No particular GO group exhibited longer than expected promoters (Table ). This suggests that the GO groups found in Table to be isolated from their neighbouring genes, such as cell wall and plasma membrane proteins, do not require this distance to accommodate larger promoters where more transcription factors can bind (see below). In contrast to the lack of larger-than-average promoters, many GO groups were enriched for long 5'UTRs. These included categories related to signal transduction pathways (amino acid phosphorylation, signal transduction, small GTPase signal transduction), invasive and pseudohyphal growth, and cell wall proteins. Long 5'UTRs have been linked in the past to translation regulation: folding of the 5'UTR may help regulate the accessibility to the ribosome [8
]. Indeed, all the processes mentioned require precise levels of expression. Our results suggest that they may be regulated at the level of initiation of translation. Table also shows that genes involved in transcription regulation tend to have long 3'UTRs (probably pointing to regulation through RNA binding proteins, see below), whereas longer than usual terminators can be seen in genes involved in response to stress and amino acid transport (Table ). The length distribution of all functional categories is presented in Additional File 3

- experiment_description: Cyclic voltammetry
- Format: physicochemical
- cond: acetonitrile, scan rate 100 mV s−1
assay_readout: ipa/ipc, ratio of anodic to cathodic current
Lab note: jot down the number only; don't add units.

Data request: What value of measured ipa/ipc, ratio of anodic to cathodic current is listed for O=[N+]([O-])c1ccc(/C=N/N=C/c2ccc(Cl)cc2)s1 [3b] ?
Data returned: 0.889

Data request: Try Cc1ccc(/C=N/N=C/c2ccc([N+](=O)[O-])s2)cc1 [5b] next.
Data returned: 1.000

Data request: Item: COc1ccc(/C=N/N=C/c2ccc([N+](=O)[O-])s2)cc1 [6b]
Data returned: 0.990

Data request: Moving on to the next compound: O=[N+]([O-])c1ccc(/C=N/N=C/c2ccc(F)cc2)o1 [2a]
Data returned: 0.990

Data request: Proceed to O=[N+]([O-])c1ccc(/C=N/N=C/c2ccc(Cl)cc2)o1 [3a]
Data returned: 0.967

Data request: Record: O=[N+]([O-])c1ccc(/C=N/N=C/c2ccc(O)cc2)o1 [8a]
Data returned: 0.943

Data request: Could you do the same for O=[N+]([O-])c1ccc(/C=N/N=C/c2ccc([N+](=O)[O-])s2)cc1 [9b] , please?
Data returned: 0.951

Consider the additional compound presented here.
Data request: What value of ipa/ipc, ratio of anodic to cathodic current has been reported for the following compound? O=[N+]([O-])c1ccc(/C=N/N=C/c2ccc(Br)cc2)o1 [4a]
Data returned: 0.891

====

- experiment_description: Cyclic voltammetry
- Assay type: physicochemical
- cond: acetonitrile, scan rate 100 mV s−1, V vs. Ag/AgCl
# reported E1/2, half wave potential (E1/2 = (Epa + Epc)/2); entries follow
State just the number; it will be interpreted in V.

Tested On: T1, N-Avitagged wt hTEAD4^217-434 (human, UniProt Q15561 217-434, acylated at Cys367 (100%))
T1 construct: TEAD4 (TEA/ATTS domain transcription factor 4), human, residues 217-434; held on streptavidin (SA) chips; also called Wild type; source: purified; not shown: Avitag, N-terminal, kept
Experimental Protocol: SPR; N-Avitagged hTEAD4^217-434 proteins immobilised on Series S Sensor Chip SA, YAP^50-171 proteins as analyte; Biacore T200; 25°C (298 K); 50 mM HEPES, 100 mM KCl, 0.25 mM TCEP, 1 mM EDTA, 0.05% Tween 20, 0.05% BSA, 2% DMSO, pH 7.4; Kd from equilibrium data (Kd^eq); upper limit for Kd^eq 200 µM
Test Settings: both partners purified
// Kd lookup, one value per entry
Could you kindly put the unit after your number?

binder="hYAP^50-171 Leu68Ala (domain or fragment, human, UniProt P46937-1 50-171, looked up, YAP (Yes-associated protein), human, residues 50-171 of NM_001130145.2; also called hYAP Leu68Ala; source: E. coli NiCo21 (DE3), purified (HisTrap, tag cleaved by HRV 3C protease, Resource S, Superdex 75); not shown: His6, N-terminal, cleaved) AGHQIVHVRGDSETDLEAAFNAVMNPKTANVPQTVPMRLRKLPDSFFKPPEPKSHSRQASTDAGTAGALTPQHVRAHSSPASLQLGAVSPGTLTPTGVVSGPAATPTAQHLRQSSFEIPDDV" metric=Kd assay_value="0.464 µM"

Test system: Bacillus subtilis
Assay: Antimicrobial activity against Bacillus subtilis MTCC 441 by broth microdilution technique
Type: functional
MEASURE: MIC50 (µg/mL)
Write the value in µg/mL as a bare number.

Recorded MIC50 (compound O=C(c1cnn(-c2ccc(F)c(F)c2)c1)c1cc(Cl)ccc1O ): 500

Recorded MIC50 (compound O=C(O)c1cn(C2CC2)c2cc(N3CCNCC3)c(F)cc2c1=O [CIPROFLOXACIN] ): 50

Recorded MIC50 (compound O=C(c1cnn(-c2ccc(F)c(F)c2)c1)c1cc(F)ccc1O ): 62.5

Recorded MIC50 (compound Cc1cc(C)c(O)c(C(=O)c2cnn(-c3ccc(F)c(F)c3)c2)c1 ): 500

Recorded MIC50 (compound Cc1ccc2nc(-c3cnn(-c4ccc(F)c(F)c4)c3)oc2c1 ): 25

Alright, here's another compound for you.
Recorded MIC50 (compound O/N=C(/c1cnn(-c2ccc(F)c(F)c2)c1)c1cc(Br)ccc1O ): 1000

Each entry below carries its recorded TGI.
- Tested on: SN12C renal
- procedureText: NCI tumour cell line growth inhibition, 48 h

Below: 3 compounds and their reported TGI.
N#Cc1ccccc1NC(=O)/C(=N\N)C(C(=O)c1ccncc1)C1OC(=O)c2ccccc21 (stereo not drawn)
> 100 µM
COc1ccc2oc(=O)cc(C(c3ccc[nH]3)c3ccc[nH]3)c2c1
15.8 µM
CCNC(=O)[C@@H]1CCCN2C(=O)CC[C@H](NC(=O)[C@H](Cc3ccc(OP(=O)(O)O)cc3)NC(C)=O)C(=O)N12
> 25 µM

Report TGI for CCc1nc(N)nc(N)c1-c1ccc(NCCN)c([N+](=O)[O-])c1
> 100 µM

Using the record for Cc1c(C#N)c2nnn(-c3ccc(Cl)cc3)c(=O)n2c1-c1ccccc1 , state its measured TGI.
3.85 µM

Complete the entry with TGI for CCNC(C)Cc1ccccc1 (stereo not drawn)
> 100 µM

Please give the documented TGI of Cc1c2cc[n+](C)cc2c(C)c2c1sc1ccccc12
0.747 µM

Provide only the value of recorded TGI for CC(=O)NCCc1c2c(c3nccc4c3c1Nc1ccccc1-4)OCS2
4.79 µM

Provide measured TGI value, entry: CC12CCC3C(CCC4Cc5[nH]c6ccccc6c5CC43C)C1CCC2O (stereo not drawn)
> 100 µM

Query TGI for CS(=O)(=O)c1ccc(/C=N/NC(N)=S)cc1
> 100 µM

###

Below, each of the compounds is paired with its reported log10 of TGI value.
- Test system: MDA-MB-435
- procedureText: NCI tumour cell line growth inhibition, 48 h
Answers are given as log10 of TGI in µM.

Next, we asked whether there is a correlation between the length of the different regions of each gene. Table shows that the highest correlations are seen between the size of each ORF and its 5' UTR (a correlation of 0.19), as well as between the promoter and terminator regions (0.16). These results may suggest that longer genes require longer regulatory regions. Indeed, such genes are regulated on average by more transcription factors (correlation = 0.12, p < 10-16
; see the next section) and their mRNA tend to bind more regulatory proteins (correlation = 0.16, p < 10-16
; see the next section); these features may require longer promoters and UTRs (see the next section). Interestingly, the adjacent 3'UTR and terminator regions exhibit a clear and strong negative correlation (-0.19). The opposing trends between 3'UTR and its adjacent terminator region suggest that a minimal distance must exist between ORFs to allow proper expression levels. This results in a trade-off between the 3'UTR length and that of the terminator [18
Factors related to the length of the different regions
In the next stage, we analyzed whether the different gene regions are correlated with different factors that affect gene expression. The following variables were analyzed (Table ): ) Number of transcription factors known to bind at the promoter region (N° of TFs) [27
]. 2) Number of RNA binding proteins known to bind its mRNA product (N° of RPB) [28
]. 3) mRNA levels [29
]. 4) mRNA half life [30
]. 5) 5'UTR free energy [8
]. 6) Protein abundance (PA) [31
]. 7) Protein half life [32
]. 8) Noise in protein levels [33
]. And 9) Evolutionary rate of the gene (ER) [34
]. In the case of variables with small discrete number of values (N° of TFs, N° of RBF), the correlation is reported as significant only when an empirical p-value corresponding to a permutation test was significant (see Materials and methods; the empirical p-values appear in Additional File 4
Relations between the lengths of Promoters, 5'UTRs, 3'UTRs, and various parameters.